Worth A Look: 13.21%
Just Average: 18.87%
Pretty Crappy: 18.87%
1 review, 47 user ratings
|Amityville Horror, The (1979)
by Matt Mulcahey
The problem with haunted house movies is that, at some point, you inevitably feel compelled to yell at the screen, “For Christ’s sake, get out of the damn house already!”Though this thought will undoubtedly crawl into your head at some point during The Amityville Horror, the movie prolongs the epiphany long enough to rise above its rather dubious reputation as one of the 70s least worthy box office successes.
"If a voice in your house says “Get Out,” you should probably listen"
Based on a the supposedly true novel by Jay Anson, the film begins none-too-promisingly with a badly shot murder montage followed by some lazy exposition from a couple of flatfoots played by Val Avery and Back to the Future principal James Tolkan (Jesus, did that guy ever have hair?) It seems a 20-year old man has inexplicably murdered his parents and all four of his siblings with a shotgun. He claimed voices told him to do it.
Cut to one-year later, as a real-estate agent shows the newly married Lutz’s (James Brolin and Margot Kidder) around the home. Down on their luck financially, the Lutz’s think that a Long Island waterfront domicile at the bargain price of $80,000 is worth it even if the last resident did off six family members.
“Houses don’t have memories,” says Brolin, and with that the Lutz’s and their three kids are unpacking.
No sooner than the ink dries on the mortgage, strange goings on start to occur in typical haunted house fashion: doors shut by themselves, bad dreams slip into the subconscious and rocking chairs inexplicably sway.
The most frightening development comes in the form of Brolin, who slowly starts to go Nicholson from The Shining (though only Stephen’s King novel had been released at the time). Though Brolin, better known these days for being Mr. Barbara Streisand, captures his character’s neurosis well, the character has no arc. Director Stuart Rosenberg (talk about slumming, this guy made Cool Hand Luke and The Pope of Greenwich Village) and screenwriter Sandor Stern never let us get to know Brolin beforehand. So when he starts yelling at the kids and becomes obsessed with an axe its hard to tell if it’s the demonic influence of the house or if Brolin is just an asshole who likes to cut firewood.
To make sure you get the point that it’s the HOUSE that’s evil, anytime someone related to the church enters they vomit and become violently ill (including priest Rod Steiger, an actor who always tip toes right to the edge of over the top and takes a big-time tumble here).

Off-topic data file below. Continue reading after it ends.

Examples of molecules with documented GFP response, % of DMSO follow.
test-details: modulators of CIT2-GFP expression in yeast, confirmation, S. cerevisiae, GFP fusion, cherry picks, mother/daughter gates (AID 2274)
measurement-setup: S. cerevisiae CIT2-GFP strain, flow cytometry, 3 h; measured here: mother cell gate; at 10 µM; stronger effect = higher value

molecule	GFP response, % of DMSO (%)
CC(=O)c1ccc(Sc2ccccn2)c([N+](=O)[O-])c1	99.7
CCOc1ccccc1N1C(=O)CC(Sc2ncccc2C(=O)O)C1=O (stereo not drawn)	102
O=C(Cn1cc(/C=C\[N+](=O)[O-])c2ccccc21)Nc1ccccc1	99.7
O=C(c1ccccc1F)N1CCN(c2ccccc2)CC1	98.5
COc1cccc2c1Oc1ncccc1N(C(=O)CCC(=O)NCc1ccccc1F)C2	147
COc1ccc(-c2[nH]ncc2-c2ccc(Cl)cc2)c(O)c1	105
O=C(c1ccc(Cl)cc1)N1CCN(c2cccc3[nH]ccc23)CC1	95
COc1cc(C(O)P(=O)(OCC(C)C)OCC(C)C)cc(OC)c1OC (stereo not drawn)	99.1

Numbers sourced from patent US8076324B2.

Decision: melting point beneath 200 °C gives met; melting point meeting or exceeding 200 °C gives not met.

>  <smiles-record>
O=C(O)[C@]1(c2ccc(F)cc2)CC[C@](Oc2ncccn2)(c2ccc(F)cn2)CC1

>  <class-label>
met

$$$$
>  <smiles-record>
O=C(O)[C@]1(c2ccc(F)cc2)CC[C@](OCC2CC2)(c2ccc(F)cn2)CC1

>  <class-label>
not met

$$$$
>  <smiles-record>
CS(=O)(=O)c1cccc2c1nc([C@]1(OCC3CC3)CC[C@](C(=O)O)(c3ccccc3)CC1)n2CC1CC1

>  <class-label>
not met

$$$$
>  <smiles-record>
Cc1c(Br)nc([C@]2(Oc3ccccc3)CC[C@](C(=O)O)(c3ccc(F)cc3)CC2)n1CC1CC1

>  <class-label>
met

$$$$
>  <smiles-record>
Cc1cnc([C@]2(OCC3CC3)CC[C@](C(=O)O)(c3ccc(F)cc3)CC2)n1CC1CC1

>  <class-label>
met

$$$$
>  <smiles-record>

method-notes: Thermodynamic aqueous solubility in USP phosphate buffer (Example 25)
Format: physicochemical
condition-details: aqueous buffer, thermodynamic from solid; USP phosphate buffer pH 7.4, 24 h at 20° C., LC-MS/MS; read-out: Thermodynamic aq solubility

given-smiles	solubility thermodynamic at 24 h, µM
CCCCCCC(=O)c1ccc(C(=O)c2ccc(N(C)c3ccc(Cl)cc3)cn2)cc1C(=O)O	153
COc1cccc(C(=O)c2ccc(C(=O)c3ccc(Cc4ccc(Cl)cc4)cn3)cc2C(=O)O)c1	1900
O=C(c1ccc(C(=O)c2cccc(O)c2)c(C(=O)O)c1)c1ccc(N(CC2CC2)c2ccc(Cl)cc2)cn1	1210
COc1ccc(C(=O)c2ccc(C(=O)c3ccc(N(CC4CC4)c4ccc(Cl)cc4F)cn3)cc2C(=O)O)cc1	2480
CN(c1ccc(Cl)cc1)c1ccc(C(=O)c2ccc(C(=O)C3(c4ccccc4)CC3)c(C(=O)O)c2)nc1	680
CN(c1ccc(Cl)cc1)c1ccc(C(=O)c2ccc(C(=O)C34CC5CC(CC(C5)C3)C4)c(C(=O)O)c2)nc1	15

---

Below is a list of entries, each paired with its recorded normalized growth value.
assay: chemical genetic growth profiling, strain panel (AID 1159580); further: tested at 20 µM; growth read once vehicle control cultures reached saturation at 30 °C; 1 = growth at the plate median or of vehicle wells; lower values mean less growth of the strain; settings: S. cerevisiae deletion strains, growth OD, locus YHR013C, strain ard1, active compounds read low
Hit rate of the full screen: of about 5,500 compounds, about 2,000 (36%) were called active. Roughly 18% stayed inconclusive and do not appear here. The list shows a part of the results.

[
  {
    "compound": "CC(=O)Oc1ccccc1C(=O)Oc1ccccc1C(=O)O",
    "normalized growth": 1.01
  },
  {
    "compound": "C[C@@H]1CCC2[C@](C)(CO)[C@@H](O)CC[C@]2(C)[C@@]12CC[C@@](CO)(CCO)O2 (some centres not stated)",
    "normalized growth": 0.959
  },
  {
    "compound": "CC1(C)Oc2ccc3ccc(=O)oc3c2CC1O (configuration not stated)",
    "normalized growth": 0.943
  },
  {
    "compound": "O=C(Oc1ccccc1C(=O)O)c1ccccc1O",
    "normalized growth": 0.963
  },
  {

The strange occurrences continue, but they aren’t particularly frightening. Flies gather at a certain window, the cash for Kiddor’s brother’s wedding caterer disappears, the toilet blocks up with black sludge. Hardly the work of terrifying forces of evil. Tom Hanks and Shelly Long had it worse in The Money Pit, though rendering Brolin impotent is pretty cold-hearted.
None of these ghostly acts is enough to compel you to stand up, hurl a milk dud at the screen, and declare, “Get out of the house you morons.”
However, that moment is quickly to come.
Because the movie never manages to make the house a character unto itself, much less the menacing gateway of evil the story proports it to be, the filmmakers felt they needed a little more. So they added a completely ridiculous subplot, with Brolin and Kidder discovering the house was built by some loony run out of Salem for witchcraft.
THIS is the point at which you pack up your shit and get the hell out of Dodge.
Not in this movie.
Still not convinced by the whole “gateway to hell in the basement” thing, Kidder decides to do some research on the murders (Hey, maybe that’s something you should’ve done before you bought the house) and finds that the nutjob who took target practice on his family is a dead-ringer for Brolin.
OK, no question about it, time to relocate.
Not in this movie, as the fam sticks around until the walls start dripping blood before finally making a run for it.But it’s a little too late to prevent The Amityville Horror from becoming just another horror flick where the participants are too stupid to avoid danger by simply getting in their car and stepping on the gas pedal.
link directly to this review at https://www.hollywoodbitchslap.com/review.php?movie=1933&reviewer=255
originally posted: 04/13/02 22:02:04
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